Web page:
The Internet could eliminate local backup threatens the entrenched OS and database vendors

I try hard not to describe the introduction of a new technology as disruptive, particularly in a public forum. If I'm wrong, the misguided pronouncement sticks to my public resume. So when I say that has the potential to become a hugely disruptive force in storage, that statement means I'm willing to take a big public risk.

Back in the day of Internet 1.0, some students and academics at the University of California, Berkeley, developed OceanStore, an architectural model for persistent storage based on interconnected storage "pools" via the Internet. OceanStore envisioned the ultimate storage utility -- globally available access to persistent data for any application. While OceanStore appears to remain an active project, another one with essentially the same intent has emanated from the open-source community. This is

To date, has built the Cleversafe Research Storage Grid, which is a nationally available storage grid targeted at the research community. The only price one currently pays to register and log on to Cleversafe is a 10Mbit/sec. connection to the Internet and 1TB of capacity for each connected Linux server. Donations of additional storage capacity are gratefully accepted.

I'm not here to sell All I want to say is this: To date, open-source hasn't been much of a threat to the storage establishment in the same way it now threatens the entrenched OS and database vendors. In my mind, what makes disruptive is the concept of global data persistence. If your application's data is always available from the grid, why back it up locally? I'm not suggesting that you throw out your existing backup hardware and software next year, but you might start thinking along those lines as a longer-term backup and recovery strategy for at least some of your high-capacity generating applications. If you test an application using storage and it works, I think you'll exploit it further, perhaps for all its worth. That possibility alone could cost the current storage establishment billions.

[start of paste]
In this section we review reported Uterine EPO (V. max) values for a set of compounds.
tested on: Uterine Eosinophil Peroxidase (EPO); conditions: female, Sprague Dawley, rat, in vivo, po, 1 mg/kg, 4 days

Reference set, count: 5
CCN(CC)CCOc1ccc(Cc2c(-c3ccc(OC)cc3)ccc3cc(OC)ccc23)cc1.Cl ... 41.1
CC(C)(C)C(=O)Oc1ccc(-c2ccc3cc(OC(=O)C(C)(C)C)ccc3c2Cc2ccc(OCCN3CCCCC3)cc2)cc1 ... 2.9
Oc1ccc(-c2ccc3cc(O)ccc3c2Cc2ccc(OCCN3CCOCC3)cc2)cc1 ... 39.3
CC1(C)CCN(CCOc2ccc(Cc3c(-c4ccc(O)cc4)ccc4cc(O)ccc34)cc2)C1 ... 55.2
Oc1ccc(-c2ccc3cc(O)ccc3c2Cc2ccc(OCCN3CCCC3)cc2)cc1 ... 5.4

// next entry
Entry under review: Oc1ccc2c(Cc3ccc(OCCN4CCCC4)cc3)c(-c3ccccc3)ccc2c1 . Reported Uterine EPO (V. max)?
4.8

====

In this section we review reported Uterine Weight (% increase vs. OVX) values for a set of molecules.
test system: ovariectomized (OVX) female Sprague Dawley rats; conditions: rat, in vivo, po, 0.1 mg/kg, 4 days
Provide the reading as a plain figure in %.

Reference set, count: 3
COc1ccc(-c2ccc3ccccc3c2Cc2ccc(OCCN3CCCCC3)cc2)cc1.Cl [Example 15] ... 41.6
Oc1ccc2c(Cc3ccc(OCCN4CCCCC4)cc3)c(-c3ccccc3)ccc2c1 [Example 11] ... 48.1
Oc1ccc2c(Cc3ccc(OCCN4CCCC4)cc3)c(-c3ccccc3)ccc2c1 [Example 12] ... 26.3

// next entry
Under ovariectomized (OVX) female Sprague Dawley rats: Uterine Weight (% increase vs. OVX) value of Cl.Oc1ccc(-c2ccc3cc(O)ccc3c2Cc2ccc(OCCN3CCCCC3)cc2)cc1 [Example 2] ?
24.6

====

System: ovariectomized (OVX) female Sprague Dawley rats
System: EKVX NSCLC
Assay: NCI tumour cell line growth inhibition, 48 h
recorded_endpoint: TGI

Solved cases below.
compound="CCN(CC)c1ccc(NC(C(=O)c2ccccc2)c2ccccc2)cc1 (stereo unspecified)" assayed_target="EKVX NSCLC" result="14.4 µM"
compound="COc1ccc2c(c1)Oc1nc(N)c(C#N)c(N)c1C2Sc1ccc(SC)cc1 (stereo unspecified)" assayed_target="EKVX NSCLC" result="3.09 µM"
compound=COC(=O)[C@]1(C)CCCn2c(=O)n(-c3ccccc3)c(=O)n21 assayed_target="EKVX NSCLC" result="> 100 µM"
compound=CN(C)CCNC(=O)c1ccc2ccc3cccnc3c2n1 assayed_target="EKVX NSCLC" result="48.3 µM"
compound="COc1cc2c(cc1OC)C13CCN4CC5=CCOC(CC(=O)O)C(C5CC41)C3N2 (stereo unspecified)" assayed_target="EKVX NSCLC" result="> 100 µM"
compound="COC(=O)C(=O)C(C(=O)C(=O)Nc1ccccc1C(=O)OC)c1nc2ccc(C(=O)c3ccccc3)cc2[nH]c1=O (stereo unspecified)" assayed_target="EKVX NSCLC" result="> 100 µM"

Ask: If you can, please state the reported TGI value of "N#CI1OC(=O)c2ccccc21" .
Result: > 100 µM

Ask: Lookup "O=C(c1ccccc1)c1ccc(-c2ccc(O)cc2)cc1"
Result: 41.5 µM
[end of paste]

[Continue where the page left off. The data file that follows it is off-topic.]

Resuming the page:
Yes, there are issues -- like security and performance. Security is more than adequately addressed in the current implementation while performance is not yet capable of supporting transaction-laden applications. But the concept is compelling enough I think to keep the community hard at work on the ultimate storage utility. Internet 2.0 is now. The storage services provider model has been resurrected as the storage grid. And the new economy lives. (Please don't hold me to that last statement.)

John Webster is the principal IT adviser for research firm Illuminata. He is also the author of numerous articles and white papers on a wide range of topics and is the co-author of the book Inescapable Data: Harnessing the Power of Convergence (IBM Press, 2005). Webster can be reached at

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